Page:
CoDE on the Road: The launch of ‘DLT for Public Services’ report

The CoDE team were thrilled to be a part of the launch recently of ‘Distributed Ledger Technologies for the Public Sector: Leadership, Collaboration and Innovation’ hosted at the House of Lords by Lord Holmes of Richmond, an inspiring advocate for the immense potential of DLT to address intractable challenges in both private and public sectors.

This report is in fact a follow-on from the groundbreaking Walport Report ‘Distributed Ledger Technology: Beyond blockchain’ — a continuation of that conversation, a reinforcement of the message, and a renewed call to action. As Lord Holmes explained, ‘We are here to put some increased energy, focus and collaboration around the potential of DLT.’

CoDE’s Dr Phil Godsiff, a contributor (through the Whitechapel Think Tank) to this latest report as well as to the original Walport Report, was in attendance along with Dr Beth Kewell, Mike Brookbanks and Michelle Nsanzumuco – all of whom have been integral to the exploration of blockchain and DLT in research at CoDE and the wider Surrey Business School.

Phil’s contribution to the body of DLT knowledge has encompassed conferences, articles, blogs and panels; he is an unbiased ambassador for furthering this exploration and discovering DLT’s true place in harnessing the ‘wicked problems’ of life in a complicated digital world.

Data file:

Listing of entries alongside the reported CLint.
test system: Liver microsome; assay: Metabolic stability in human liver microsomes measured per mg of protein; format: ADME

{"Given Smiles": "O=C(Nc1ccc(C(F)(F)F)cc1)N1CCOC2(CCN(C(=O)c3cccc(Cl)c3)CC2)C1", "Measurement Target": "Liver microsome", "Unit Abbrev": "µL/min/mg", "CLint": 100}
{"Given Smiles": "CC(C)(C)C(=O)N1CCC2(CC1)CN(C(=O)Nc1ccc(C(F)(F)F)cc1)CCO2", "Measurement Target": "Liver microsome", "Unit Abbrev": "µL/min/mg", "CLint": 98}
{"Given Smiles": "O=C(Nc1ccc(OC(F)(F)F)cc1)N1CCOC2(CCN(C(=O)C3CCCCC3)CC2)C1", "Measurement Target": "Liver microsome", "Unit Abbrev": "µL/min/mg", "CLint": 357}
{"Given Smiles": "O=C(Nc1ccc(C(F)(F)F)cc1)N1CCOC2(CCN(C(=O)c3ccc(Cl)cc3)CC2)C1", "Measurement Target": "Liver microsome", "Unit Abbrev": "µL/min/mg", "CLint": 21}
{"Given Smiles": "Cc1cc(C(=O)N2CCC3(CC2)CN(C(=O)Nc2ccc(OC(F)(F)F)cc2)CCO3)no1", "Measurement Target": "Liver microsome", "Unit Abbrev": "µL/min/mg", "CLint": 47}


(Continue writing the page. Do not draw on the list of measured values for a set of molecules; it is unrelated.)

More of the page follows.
To quote from the foreword, ‘This [new] report seeks to re-energise and refocus UK government attention on DLT’s potential so that we can accelerate our own digital maturity, enhance the productive capacity of our business and benefit our citizens.’ The report goes on to present key recommendations, and to discuss the strengths, opportunities, weaknesses and threats around DLT across a number of sectors – crime, border control, taxation and health among them.

In the end, ‘[c]learly DLT is not a silver bullet….[I]t is, however, a new multipurpose technology in the digital information toolbox, and one that is gaining a degree of traction across industries and business processes.’

Jeremy Wilson, chair of the Whitechapel Think Tank, which sponsored the report, agreed with this view: ‘As part of the 4th Industrial Revolution, no one can escape DLT….it is one of a number of technologies converging into a new operating system on the basis of data sharing, with all the implications and ramifications that suggests.’

DLT is not going to go away; it’s set to transform transparency, provenance and trust. The CoDE team is at the forefront of this research; get in touch to find out more.

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About the Author : Kris Henley

Communications and Outreach for Surrey Business School’s Centre for the Digital Economy, a newly-founded research centre to explore the implications of the Digital Economy for business, government and society.